By Indiewire | Indiewire April 8, 2003 at 2:00AM
Sundance Doc Fund To Support 14 New Projects and Sets MoMA Screening Series
by Eugene Hernandez
As it prepares to present a series of documentaries at the Museum of Modern Art in New York, the Sundance Institute has announced fourteen projects that will receive funding grants for 2003. The Sundance Institute Documentary Fund supports U.S. and international docs that "focus on current human rights issues, freedom of expression, social justice, and civil liberties."
Works are considered in three categories: work-in-progress, development and supplemental. The developmental grants support movies that are at an early reseaerch stage or pre-production, while supplemental grants support works that are in the work-in-progress stage but have already received a developmental grant.
"These 14 projects are powerful stories from Latin America to Scandinavia, the Middle East to Eastern Europe, and the U.S. to South Africa," said Diane Weyermann, Director, Sundance Institute Documentary Film Program, in a prepared statement. "From the legacy of the Vietnam war to the current crisis in the Middle East, they illuminate the global society we live in. There could not be a more urgent time for supporting international documentary filmmakers whose work is intended to inform, heal, and inspire."
The 14 Sundance Documentary Fund grant recipients are (information provided by Sundance Institute):
WORK IN PROGRESS GRANTS
Michael Christoffersen, "Milosovic on Trial," (Denmark) This film follows the case of Slobodan Milosevic from his trial before the War Crimes Tribunal in The Hague through the appeals process.
Saleem Daw, "Mafeteeh" (Palestine/ Israel) "Mafeteeh" (The Keys) tells the stories of loss experienced by Israeli Palestinian refugees who still retain the keys to the homes from which they were evicted.
Fabrizio Lazzaretti, "Justice" (Italy) "Justice" follows Sisto Turra, the father of a young man murdered by police in Colombia, and his groundbreaking struggle to bring the Colombian government to justice.
Hart Perry, "Valley of the Tears" (US) Explores the ethnic divisions and inequalities within a small south Texas farming community that is home to a large population of Mexican/American migrant workers.
Foke Ryden, "The Boy With No Face" (Sweden) Follows a Swedish man's attempts to help a young Vietnamese boy severely disfigured by an American phosphorus bomb nearly 30 years after the end of the Vietnam War.
Jamie Stobie, "Freedom Machines" (US) Explores the struggles of people with disabilities as they contend with the promise of new technologies and the realities of governmental paralysis, economic hurdles, and pervasive discrimination.
Shiri Tsur, "On The Objection Front A Personal Journey" (Israel) Presents the stories of Israeli combat soldiers who refuse to serve in the Occupied Territories of Palestine and are willing to voice their objections.
Simone Bitton, "The Wall" (France) Studies the Israeli/Palestinian conflict by tracking the Israeli construction of a gigantic wall, designed to prevent Palestinian terrorist infiltration, along the northern West Bank.
Doug Block, "Two Men Talking" (US) Investigates the complexities of South Africa's human rights issues through the autobiographical storytelling performance of two white, gay South African expatriates who return home to tell their story.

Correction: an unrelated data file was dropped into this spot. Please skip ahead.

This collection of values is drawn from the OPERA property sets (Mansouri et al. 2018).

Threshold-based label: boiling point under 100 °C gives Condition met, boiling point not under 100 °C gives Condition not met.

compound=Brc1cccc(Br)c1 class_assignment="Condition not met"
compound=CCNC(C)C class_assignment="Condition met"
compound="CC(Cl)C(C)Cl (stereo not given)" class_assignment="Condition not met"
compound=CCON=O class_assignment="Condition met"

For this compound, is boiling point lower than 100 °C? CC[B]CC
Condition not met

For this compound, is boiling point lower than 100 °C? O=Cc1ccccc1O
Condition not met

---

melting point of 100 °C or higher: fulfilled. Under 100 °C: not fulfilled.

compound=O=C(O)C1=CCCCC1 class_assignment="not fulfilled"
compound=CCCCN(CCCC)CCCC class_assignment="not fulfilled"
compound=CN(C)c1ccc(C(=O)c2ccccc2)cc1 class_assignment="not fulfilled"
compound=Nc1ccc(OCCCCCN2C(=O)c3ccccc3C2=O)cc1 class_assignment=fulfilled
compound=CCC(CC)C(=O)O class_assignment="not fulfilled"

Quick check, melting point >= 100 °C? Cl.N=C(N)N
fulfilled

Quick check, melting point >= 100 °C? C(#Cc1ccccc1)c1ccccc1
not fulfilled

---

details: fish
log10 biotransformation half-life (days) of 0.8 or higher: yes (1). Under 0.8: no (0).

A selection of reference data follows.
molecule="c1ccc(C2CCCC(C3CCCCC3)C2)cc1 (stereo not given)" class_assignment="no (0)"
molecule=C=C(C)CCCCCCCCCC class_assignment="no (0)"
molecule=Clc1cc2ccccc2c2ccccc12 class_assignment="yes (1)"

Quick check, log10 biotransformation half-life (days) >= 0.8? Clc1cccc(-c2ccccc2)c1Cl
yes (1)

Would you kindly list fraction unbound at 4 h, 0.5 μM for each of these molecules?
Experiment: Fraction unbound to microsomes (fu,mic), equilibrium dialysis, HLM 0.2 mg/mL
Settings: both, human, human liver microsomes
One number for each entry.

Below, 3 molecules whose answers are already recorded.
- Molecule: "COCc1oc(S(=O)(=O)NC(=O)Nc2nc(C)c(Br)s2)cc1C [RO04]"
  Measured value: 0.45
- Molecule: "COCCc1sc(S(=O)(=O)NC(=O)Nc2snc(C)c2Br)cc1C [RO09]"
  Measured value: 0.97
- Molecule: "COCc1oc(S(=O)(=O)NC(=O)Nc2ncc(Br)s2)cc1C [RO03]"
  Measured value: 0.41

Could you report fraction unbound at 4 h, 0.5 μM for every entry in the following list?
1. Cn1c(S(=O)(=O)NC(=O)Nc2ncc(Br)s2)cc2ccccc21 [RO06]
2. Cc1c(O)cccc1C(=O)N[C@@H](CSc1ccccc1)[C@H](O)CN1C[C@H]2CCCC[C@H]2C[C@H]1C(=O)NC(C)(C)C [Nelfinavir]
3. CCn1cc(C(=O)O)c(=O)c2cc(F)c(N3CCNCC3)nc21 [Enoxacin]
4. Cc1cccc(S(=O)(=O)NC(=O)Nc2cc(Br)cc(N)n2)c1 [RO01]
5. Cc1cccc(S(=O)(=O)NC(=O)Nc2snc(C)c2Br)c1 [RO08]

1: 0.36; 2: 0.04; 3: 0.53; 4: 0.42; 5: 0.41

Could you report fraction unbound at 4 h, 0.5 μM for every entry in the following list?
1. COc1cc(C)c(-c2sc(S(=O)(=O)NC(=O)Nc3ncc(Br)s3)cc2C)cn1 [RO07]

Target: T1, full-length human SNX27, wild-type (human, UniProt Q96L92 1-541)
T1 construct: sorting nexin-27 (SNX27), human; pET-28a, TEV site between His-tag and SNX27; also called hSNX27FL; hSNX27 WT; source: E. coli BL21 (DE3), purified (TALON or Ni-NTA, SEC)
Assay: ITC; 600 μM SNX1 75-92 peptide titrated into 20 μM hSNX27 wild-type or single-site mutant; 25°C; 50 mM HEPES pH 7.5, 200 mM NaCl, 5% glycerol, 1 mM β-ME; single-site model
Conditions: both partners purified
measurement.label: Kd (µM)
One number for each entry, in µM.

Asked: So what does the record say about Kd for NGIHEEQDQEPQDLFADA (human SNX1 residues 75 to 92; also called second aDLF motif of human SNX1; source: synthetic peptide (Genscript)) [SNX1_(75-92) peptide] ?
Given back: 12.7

Angelika Schuster and Tristan Sindelgruber, "Operation Spring" (Austria) Follows the developments surrounding the trials of black Austrians arrested as suspected drug dealers in 1999. The film focuses on several cases that are currently being appealed, and questions the motives of "Operation Spring", the police code name for the massive arrests.
David Van Taylor, "Advise and Dissent" (US) This film will chronicle the potential controversy around the next U.S. Supreme Court justice confirmation battle, and explores fundamental questions of the Judiciary¹s role in an open society.
Adi Barash and Ruthie Shatz, "Garden" (Israel) Through the stories of four teenage boys from Israel, Palestine, Russia, and Jordan, who work as prostitutes in downtown Tel Aviv, the film reveals the plight of rejected young immigrants struggling for a better future.
Meema Spadola, "Red Hook Justice" (US) Explores a controversial new approach to justice for low-income neighborhoods, by following the daily activities of the Red Hook Community Justice Center, a pilot project in Brooklyn that houses a court and an array of social services.
Liliana Sulzbach, "Pink Inferno/Four Prison Stories" (Brazil) This film depicts daily life at a correction house in Brazil, run by nuns, as the female inmates struggle with loss of freedom and autonomy and reintegration into society.
From April 25 - May 2, Sundance, in its first collaboration with MoMA, will screen 20 documentaries from 15 countries at the MoMA Gramercy Theater. The event, which will become an annual presentation, will showcase works previously funded by the fund (formerly known as the Soros Documentary Fund). It was organized by Diane Weyermann and MoMA associate curator Jyette Jensen.
Among the films that were funded by the Sundance Documentary Fund are Gail Dolgin and Vicente Franco's "Daughter From Danang," winner of the 2002 Sundance Documentary Grand Jury Prize and nominated for an Academy Award, Kate Davis' "Southern Comfort," winner the 2001 Sundance Documentary Grand Jury Prize, Edet Belzberg's "Children Underground," winner of a 2001 Sundance Special Jury Prize, and "Long's Nights Journey Into Day," winner of the 2000 Sundance Documentary Grand Jury Prize and an Academy Award nominee.